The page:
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Map Title: Liberation of Na Pali
Liberation of Na Pali is an ambitious little map. You play as a generic human soldier of unknown affiliations who crash lands onto the shoreline of an alien canyon. The second the level begins, you'll immediately slam into the coast. You take a superficial amount of damage before you can guide your character out onto dry land. And you'll have to do this in a timely fashion, because a patrolling Skaarj shuttle (possibly the very same one that shot you down) will hover around the crash site and deploy a payload of bombs before moving on. Not long after that, a second human vessel cracks out of the sky and crashes into the surrounding lake. Another Skaarj shuttle surveys that wreck with a rather cleverly used search light, before moving on.
Thus begins Liberation of Na Pali. As your wingman's craft goes down in the drink, you'll receive the first of several first person narrations in the form of a single line message at the top left of the screen. Our hero hardly evokes Hemingway, but it's an effective narrative guide. The story isn't explained as much as it is suggested. You get the impression that you and your unlucky partners were conducting some sort of offensive on the planet before you were shot down. In a unconventional way, it is almost as if you are really playing the part of the antagonist. Log entries from Krall lackeys offer intriguing, if humorous, views about humans. While an aggressive human persona is merely suggested, the nature of the level's plot line is always brief and leaves the imagining to the player.
What is fleshed out, and this is probably the best part of the map, is the gameplay. There isn't a boring moment, and although you'll barely fight more than thirty enemies the entire game... there's a lot of conceptual integrity to your adversaries. You'll be engaged in kinetic chase sequence (think Attacked! or Xidia: The Escape). You'll be stalked in a large crate depot by patrolling troopers and snipers. You'll be locked onto a condemned rig and forced to jump off of it before a dipping mechanism rolls you into molten lead. You'll be able to animate parts of your environment by simply prompting them accordingly. You'll have to outrun a landing craft before it runs you over. You'll even activate a conveyor that sends a hapless Nali bunny through a machine that grinds it into a health pack. The list goes on. While the combat is genuinely infrequent and limited to usually two enemies at a time at most, you'll feel engaged from beginning to end. However, don't look for diversity. In the course of the map you'll be fighting Krall and Skaarj for the most part, with occasional Pupae sightings and two Brutes to round it off. That's it. Suffice it to say, there are plenty of other single maps that offer a much larger bestiary.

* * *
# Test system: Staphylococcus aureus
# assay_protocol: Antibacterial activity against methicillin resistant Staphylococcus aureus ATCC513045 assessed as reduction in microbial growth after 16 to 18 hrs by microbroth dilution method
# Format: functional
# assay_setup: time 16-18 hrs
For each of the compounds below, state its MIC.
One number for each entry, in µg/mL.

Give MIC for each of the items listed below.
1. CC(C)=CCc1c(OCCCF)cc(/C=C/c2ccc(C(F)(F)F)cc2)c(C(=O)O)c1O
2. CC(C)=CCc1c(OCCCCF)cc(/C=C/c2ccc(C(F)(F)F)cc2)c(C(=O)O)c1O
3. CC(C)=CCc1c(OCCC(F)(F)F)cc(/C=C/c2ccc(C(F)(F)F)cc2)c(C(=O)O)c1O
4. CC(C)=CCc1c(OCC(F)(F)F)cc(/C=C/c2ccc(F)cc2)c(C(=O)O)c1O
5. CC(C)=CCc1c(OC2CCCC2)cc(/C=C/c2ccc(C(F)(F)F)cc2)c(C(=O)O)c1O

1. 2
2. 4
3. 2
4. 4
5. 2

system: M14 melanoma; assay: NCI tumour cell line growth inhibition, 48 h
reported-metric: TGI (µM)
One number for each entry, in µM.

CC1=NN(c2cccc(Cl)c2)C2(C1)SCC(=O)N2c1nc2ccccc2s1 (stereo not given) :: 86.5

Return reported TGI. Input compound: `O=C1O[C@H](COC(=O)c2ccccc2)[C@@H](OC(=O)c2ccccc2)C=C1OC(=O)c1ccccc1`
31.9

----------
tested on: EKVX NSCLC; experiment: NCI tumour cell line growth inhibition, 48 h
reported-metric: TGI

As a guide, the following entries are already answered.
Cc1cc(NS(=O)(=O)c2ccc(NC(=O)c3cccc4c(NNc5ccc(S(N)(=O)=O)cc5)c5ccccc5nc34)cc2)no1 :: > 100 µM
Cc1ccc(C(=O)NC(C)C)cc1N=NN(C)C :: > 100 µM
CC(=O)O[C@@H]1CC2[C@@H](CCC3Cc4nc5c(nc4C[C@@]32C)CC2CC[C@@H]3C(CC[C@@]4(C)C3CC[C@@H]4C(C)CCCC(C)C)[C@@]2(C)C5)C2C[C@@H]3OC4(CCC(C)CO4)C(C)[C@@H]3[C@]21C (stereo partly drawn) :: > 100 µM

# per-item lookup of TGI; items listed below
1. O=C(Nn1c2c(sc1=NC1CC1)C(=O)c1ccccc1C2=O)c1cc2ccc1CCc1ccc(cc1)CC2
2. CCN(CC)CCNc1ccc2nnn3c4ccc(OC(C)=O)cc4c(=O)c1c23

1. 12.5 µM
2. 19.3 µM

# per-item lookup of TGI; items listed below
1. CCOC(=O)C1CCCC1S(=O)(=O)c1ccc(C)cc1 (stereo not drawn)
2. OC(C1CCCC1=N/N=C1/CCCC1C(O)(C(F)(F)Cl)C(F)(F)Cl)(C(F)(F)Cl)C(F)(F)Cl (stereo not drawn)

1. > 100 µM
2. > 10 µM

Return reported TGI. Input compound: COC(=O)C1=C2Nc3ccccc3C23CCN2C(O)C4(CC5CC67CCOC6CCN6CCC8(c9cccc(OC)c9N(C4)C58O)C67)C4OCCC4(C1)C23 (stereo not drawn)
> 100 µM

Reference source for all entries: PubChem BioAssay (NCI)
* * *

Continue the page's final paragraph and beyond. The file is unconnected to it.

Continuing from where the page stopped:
What's also interesting to note is that the game doesn't put you on a set path to acquire your inventory. Although the general path is fairly linear, you're on your own to collect weapons. For instance, ignoring your partner's crash site beneath the lake will leave you without an Automag. Not checking out the Krall mess hall will leave you without the almighty Flak Cannon for the meat of the pack. Killing certain enemies is the only way to obtain a good half of the guns. Health is in decent supply, although it's quite difficult to actually get killed. In regards to difficulty, the map is a pushover and depends completely on your ability to explore every nook and cranny.